Restoring Community

These articles were formerly posted on our Restorative Works website.


The Detroit News reports overall crime dropping in schools with restorative practices being implemented district-wide.

Chicago Public Schools, with the mayor's support, open Parent Peace Centers. Watch a video about how a Parent Peace Room has been established in one school.

The Wall Street Journal publishes numerous letters and comments countering Eva Moskowitz's op-ed criticizing the use of restorative justice, and one advocate notes elsewhere that "restorative schools manage to achieve communities of joy, safety and learning."

Further, as the New York City Council proposes "Bills Aimed at Clarity, Improvement Around School Discipline and Support," a writer for the New York Times Parenting Blog looks at the implications of police involvement in school discipline. Also, WNYC radio looks at the positive impact of restorative practices in a Brooklyn School.

In Chattanooga, Tennessee, a National Association for the Advancement of Colored People (NAACP) town hall meeting looks at how restorative practices can help end the school-to-prison pipeline. (Article and video.)

Two allied events this summer will address the vital issue of school climate reform. Both are designed to help educators seeking answers on how best to engage young people in their education. They will also explore the best ways to address misbehavior, bullying, dropping out and the “racial discipline gap.”

Jonathan CohenNSCC director Dr. Jonathan Cohen: NSCC Summer Institute host, an IIRP Symposium panelist and guest lecturer for the associated IIRP Graduate School hybrid graduate course.

Guidance for educators implementing and assessing school-climate reform

June 25 and 26, the National School Climate Center (NSCC), in partnership with the International Institute for Restorative Practices (IIRP), presents its Summer Institute, School Climate Improvement: Policy, Practice and Leadership Development. What to do and how to do it?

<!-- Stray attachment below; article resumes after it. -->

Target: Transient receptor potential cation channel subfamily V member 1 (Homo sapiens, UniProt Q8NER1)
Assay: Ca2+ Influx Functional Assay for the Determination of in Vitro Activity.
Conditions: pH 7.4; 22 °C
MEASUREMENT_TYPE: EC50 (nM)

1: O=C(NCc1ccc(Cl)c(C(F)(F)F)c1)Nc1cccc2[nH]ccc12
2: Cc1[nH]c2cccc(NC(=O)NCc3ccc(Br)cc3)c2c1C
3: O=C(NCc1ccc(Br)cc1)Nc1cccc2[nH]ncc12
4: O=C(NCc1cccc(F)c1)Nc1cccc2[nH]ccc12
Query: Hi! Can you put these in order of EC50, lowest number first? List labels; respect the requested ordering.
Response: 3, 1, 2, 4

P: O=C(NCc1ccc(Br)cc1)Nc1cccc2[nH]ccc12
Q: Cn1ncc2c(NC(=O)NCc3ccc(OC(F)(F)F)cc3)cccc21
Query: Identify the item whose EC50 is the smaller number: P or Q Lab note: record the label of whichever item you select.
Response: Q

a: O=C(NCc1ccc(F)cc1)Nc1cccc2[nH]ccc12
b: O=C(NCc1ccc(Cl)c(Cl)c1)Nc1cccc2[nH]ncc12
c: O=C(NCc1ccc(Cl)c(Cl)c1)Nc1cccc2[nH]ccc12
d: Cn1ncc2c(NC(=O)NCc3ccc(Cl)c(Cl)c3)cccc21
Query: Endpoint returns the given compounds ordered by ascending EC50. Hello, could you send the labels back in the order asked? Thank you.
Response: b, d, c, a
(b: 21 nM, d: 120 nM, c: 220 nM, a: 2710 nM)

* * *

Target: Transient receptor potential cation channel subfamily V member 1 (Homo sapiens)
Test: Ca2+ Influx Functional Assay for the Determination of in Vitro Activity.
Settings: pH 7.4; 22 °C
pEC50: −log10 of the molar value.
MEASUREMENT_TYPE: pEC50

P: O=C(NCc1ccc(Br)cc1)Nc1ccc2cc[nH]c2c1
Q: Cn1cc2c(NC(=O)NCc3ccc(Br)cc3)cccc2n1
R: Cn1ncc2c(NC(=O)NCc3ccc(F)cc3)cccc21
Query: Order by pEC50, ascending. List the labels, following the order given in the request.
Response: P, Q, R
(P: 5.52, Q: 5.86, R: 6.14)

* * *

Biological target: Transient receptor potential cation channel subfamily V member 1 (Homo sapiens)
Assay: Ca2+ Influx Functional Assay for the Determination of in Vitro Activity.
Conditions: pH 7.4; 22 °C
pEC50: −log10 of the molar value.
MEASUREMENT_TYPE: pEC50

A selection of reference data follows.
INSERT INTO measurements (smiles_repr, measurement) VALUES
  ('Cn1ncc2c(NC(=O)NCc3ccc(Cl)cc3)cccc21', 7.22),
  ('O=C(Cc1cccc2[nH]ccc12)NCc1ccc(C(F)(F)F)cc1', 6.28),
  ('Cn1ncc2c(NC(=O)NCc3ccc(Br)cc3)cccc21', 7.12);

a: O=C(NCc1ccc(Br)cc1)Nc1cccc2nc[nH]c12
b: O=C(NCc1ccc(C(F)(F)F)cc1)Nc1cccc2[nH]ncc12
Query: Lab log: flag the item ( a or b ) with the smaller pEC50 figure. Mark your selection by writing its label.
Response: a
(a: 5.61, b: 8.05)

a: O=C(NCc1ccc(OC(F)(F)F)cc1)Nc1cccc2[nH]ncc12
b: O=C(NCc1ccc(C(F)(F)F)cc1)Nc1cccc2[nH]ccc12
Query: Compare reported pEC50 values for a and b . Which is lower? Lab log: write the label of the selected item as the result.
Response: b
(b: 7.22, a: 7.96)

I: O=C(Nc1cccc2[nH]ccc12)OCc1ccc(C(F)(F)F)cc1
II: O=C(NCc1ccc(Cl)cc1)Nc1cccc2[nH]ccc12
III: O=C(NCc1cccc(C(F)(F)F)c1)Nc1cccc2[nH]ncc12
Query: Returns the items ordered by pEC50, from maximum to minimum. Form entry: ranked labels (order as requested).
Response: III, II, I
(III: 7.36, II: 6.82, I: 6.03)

Quaker chaplain Kate Johnson, photo via OurWindsor.caQuaker chaplain Kate Johnson, photo via In an article for the Perth Courier, Desmond Devoy writes:

Kate Johnson is not a member of the Hug-A-Thug Club.

Neither does she want to lock up prisoners and throw away the key.

Ayesha Brooks, Markham Middle School teacher & IIRP graduate studentAyesha Brooks, Markham Middle School teacher & IIRP graduate student

Once, gang fights, suspensions and expulsions were the norm at Markham Middle School; students were dropping out, and there wasn’t much learning going on. With the introduction of restorative practices, a culture change has happened in this school, located in the Watts neighborhood of Los Angeles, California.

“There’s nothing tougher than Watts,” says physical education teacher Ayesha Brooks. “Markham is surrounded by four of the roughest housing projects in L.A., with a high population of gangs coming out of them.”

And, as in many middle schools, Markham had excluding cliques. The girls’ locker room was bullying central. “They would shove the girls into the shower and beat them until they joined the gang. This was a norm,” says Brooks.

On April 22 Pittsburgh Public Schools officials announced their plan to implement the IIRP's SaferSanerSchools Whole-School Change program in 23 schools "to improve learning and reduce suspensions," as reported in Pittsburgh Post-Gazette. "The schools will be part of a research project funded by a $3 million [U.S.] Justice Department grant... ."

During a press conference held at Minadeo PreK-5 in the Squirrel Hill neighborhood, officials focused on how restorative practices can help end the school-to-prison pipeline.

David Hickton, U.S. Attorney for Western Pennsylvania, said, "If we don’t do this, if we only have a hammer, suspended students go from at-risk to drop outs and can quickly wind up on my desk. We need to produce students and graduates rather than defendants and convicts," according to the New Pittsburgh Courier.

The following is a guest post by Anne Martin, Director of Restorative Practices, Shalem Mental Health Network, Ontario, Canada.